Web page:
BETHESDA, Md. (Reuters) - President Donald Trump was declared “in very good health” by the White House physician on Friday after four hours of examinations in what amounted to a test of whether his doctor’s order that he follow a healthier diet has paid dividends.
Specific details on Trump’s weight, cholesterol levels and blood pressure were not released in a statement from White House physician Sean Conley after Conley and 11 specialists put the 72-year-old president through a battery of medical tests.
“While the reports and recommendations are being finalised, I am happy to announce the president of the United States is in very good health and I anticipate he will remain so for the duration of his presidency, and beyond,” Conley said.
Trump underwent his second physical exam as president at Walter Reed National Military Medical Centre in the Washington suburb of Bethesda, Maryland. Conley said Trump did not undergo any procedures requiring sedation or anaesthesia, meaning he did not have a colonoscopy.
Little more than a year ago, Trump’s doctor declared him in “excellent health.” But the president was directed to try to lose 10 to 15 pounds (4.5 to 6.8 kg) by eating better and starting to exercise. There is little evidence to indicate he has lost a significant amount of weight.
Aides said he now eats more fish than he used to but still enjoys steaks, well done with ketchup on the side, and fried potatoes prepared by the chefs at the White House and at the Trump International Hotel in Washington. Trump also has long had a well-documented fondness for fast food.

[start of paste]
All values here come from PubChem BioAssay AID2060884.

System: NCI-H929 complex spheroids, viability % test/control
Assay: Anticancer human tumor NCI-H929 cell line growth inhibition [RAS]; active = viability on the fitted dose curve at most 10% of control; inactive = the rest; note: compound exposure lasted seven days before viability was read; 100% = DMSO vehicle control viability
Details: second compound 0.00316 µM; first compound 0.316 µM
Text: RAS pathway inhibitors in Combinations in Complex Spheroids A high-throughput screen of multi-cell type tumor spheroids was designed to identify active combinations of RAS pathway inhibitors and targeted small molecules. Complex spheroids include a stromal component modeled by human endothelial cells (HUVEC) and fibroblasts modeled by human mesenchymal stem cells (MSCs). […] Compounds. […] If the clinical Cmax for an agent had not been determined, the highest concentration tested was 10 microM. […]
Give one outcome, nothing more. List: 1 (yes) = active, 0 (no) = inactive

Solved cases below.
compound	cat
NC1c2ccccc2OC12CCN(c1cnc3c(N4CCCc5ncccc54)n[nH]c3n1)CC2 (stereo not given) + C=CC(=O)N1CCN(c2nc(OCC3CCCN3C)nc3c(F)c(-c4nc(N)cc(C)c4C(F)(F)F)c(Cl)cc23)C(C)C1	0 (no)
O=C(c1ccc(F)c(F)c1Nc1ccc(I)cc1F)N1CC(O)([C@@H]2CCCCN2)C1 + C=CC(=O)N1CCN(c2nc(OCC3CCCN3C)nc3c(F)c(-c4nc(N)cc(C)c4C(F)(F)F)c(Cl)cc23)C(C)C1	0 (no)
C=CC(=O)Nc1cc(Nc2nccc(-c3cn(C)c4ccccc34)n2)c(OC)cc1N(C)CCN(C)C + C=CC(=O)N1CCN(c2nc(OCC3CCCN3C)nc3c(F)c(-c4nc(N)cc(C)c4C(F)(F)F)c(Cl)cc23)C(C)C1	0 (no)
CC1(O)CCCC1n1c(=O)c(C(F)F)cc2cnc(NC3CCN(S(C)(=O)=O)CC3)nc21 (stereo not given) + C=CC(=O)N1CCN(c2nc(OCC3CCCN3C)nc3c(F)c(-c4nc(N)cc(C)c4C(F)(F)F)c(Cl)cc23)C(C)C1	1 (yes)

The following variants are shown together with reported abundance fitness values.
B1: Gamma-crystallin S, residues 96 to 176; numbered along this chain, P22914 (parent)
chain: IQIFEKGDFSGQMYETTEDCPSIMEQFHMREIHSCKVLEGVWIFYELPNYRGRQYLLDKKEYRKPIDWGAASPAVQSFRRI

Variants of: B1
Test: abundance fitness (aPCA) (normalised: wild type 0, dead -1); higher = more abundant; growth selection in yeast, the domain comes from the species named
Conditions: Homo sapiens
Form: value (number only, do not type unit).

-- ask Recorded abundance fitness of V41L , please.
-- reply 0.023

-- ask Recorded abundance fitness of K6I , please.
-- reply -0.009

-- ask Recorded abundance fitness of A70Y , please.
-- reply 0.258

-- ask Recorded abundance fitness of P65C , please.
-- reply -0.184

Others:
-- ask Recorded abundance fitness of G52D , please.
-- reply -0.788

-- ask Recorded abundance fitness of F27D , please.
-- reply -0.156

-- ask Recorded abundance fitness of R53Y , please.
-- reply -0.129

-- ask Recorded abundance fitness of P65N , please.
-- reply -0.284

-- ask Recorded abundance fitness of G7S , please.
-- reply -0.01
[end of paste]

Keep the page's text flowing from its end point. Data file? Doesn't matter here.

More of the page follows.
Trump has admitted he has not hewn closely to his diet plan. Nor has he been known to enter the White House gym for a workout.
“The president received a diet and exercise plan last year after his annual physical, but the president admits he has not followed it religiously,” White House spokesman Hogan Gidley said.
Trump weighed 239 pounds (108 kg) at last year’s physical. His resting heart rate was 68 beats per minute (bpm), his blood pressure was 122/74, and his total cholesterol was 223 (HDL 67, LDL 143). In last year’s exam, a stress test found above-average exercise capacity. A cognitive assessment was normal.
Trump daily takes a 10 mg dose of the drug Crestor to lower cholesterol, 81 mg of aspirin for cardiac health, and 1 mg of the drug Propecia for prevention of male pattern hair loss.
Reporting by Steve Holland; Editing by Jonathan Oatis and Will Dunham